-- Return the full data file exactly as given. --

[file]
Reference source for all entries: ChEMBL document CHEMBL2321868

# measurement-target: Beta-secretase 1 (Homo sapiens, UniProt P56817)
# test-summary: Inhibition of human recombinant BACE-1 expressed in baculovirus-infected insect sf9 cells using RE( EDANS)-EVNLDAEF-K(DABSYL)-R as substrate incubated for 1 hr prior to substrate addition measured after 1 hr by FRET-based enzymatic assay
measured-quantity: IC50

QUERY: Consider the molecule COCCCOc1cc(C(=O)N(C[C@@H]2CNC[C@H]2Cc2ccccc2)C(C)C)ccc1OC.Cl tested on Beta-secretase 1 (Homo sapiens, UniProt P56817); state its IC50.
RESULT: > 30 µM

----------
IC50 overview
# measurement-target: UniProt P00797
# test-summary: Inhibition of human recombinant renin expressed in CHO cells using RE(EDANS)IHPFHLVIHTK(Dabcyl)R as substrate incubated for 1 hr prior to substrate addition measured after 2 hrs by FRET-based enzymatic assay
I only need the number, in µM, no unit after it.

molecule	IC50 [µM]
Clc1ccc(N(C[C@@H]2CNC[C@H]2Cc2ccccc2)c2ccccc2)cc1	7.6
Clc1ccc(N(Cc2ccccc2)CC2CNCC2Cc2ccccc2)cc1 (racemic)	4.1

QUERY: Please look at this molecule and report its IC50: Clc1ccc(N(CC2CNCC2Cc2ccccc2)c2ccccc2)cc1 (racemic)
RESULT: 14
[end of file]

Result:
Reference source for all entries: ChEMBL document CHEMBL2321868

# measurement-target: Beta-secretase 1 (Homo sapiens, UniProt P56817)
# test-summary: Inhibition of human recombinant BACE-1 expressed in baculovirus-infected insect sf9 cells using RE( EDANS)-EVNLDAEF-K(DABSYL)-R as substrate incubated for 1 hr prior to substrate addition measured after 1 hr by FRET-based enzymatic assay
measured-quantity: IC50

QUERY: Consider the molecule COCCCOc1cc(C(=O)N(C[C@@H]2CNC[C@H]2Cc2ccccc2)C(C)C)ccc1OC.Cl tested on Beta-secretase 1 (Homo sapiens, UniProt P56817); state its IC50.
RESULT: > 30 µM

----------
IC50 overview
# measurement-target: UniProt P00797
# test-summary: Inhibition of human recombinant renin expressed in CHO cells using RE(EDANS)IHPFHLVIHTK(Dabcyl)R as substrate incubated for 1 hr prior to substrate addition measured after 2 hrs by FRET-based enzymatic assay
I only need the number, in µM, no unit after it.

molecule	IC50 [µM]
Clc1ccc(N(C[C@@H]2CNC[C@H]2Cc2ccccc2)c2ccccc2)cc1	7.6
Clc1ccc(N(Cc2ccccc2)CC2CNCC2Cc2ccccc2)cc1 (racemic)	4.1

QUERY: Please look at this molecule and report its IC50: Clc1ccc(N(CC2CNCC2Cc2ccccc2)c2ccccc2)cc1 (racemic)
RESULT: 14